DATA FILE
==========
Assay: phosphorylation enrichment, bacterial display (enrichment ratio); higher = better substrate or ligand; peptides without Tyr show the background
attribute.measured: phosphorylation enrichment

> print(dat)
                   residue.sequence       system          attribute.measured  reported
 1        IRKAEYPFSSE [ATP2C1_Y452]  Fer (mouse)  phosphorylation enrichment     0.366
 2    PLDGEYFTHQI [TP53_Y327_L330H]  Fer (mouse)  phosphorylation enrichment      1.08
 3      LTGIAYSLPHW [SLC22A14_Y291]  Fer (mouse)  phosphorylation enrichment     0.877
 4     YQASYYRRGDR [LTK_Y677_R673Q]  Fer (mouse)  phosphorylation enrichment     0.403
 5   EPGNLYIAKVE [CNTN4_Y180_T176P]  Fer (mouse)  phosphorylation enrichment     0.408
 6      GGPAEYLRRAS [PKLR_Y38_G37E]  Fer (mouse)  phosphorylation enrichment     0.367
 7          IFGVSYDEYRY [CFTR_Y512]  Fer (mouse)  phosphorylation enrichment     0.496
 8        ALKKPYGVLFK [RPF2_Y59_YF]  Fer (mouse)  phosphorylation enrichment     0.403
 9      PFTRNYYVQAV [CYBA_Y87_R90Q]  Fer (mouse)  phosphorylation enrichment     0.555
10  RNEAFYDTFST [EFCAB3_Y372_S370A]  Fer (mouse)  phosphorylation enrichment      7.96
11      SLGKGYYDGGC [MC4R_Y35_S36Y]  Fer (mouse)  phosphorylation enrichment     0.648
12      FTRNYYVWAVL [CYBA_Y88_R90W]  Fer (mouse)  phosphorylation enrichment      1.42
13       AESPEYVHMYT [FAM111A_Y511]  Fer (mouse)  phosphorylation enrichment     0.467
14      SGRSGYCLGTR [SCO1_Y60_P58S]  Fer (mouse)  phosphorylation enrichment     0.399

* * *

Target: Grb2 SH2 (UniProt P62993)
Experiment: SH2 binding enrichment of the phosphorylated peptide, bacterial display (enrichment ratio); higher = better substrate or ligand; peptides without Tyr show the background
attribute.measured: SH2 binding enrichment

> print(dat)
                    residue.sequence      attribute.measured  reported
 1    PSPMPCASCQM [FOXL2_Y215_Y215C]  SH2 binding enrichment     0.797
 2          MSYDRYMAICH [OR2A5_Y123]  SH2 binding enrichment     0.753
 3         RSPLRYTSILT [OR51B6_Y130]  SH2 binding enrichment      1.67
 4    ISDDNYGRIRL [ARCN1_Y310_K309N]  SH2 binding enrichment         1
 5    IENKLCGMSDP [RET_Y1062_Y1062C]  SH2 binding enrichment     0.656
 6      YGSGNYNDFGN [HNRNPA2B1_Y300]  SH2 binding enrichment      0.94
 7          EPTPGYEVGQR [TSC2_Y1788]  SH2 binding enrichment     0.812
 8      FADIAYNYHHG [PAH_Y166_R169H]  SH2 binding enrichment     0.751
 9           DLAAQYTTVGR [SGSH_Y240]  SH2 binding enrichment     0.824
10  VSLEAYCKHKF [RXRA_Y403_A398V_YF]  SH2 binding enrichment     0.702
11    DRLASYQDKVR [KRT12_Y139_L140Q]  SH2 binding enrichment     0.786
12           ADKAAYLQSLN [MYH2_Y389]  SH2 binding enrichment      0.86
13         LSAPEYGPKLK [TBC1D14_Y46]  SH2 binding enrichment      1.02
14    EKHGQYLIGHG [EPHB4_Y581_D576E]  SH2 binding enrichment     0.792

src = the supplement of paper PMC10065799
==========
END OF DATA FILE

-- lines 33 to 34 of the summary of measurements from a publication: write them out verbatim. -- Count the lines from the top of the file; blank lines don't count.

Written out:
 9           DLAAQYTTVGR [SGSH_Y240]  SH2 binding enrichment     0.824
10  VSLEAYCKHKF [RXRA_Y403_A398V_YF]  SH2 binding enrichment     0.702